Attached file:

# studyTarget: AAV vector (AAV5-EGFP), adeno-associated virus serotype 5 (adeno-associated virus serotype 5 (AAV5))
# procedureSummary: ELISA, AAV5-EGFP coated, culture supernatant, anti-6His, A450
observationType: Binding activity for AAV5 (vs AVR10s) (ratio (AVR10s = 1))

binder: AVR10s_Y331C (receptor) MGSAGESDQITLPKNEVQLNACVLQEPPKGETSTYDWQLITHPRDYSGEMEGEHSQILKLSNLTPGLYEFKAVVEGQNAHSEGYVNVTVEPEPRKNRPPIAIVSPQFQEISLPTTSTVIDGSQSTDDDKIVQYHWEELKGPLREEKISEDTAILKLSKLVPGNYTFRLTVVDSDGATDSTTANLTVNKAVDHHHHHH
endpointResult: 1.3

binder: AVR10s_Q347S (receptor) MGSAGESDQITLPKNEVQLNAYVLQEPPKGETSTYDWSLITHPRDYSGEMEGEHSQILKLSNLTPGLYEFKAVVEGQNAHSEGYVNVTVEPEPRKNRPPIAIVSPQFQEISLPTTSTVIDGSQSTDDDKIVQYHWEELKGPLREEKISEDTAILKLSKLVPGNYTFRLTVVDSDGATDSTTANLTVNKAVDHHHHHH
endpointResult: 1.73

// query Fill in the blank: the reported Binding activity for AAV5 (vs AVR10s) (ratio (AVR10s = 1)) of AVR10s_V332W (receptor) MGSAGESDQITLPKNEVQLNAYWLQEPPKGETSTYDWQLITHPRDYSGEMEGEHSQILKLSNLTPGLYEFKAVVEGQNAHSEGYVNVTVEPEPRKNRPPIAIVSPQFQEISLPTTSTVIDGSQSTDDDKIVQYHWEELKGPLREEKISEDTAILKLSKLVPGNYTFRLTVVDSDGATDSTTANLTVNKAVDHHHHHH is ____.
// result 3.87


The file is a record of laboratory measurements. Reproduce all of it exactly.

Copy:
# studyTarget: AAV vector (AAV5-EGFP), adeno-associated virus serotype 5 (adeno-associated virus serotype 5 (AAV5))
# procedureSummary: ELISA, AAV5-EGFP coated, culture supernatant, anti-6His, A450
observationType: Binding activity for AAV5 (vs AVR10s) (ratio (AVR10s = 1))

binder: AVR10s_Y331C (receptor) MGSAGESDQITLPKNEVQLNACVLQEPPKGETSTYDWQLITHPRDYSGEMEGEHSQILKLSNLTPGLYEFKAVVEGQNAHSEGYVNVTVEPEPRKNRPPIAIVSPQFQEISLPTTSTVIDGSQSTDDDKIVQYHWEELKGPLREEKISEDTAILKLSKLVPGNYTFRLTVVDSDGATDSTTANLTVNKAVDHHHHHH
endpointResult: 1.3

binder: AVR10s_Q347S (receptor) MGSAGESDQITLPKNEVQLNAYVLQEPPKGETSTYDWSLITHPRDYSGEMEGEHSQILKLSNLTPGLYEFKAVVEGQNAHSEGYVNVTVEPEPRKNRPPIAIVSPQFQEISLPTTSTVIDGSQSTDDDKIVQYHWEELKGPLREEKISEDTAILKLSKLVPGNYTFRLTVVDSDGATDSTTANLTVNKAVDHHHHHH
endpointResult: 1.73

// query Fill in the blank: the reported Binding activity for AAV5 (vs AVR10s) (ratio (AVR10s = 1)) of AVR10s_V332W (receptor) MGSAGESDQITLPKNEVQLNAYWLQEPPKGETSTYDWQLITHPRDYSGEMEGEHSQILKLSNLTPGLYEFKAVVEGQNAHSEGYVNVTVEPEPRKNRPPIAIVSPQFQEISLPTTSTVIDGSQSTDDDKIVQYHWEELKGPLREEKISEDTAILKLSKLVPGNYTFRLTVVDSDGATDSTTANLTVNKAVDHHHHHH is ____.
// result 3.87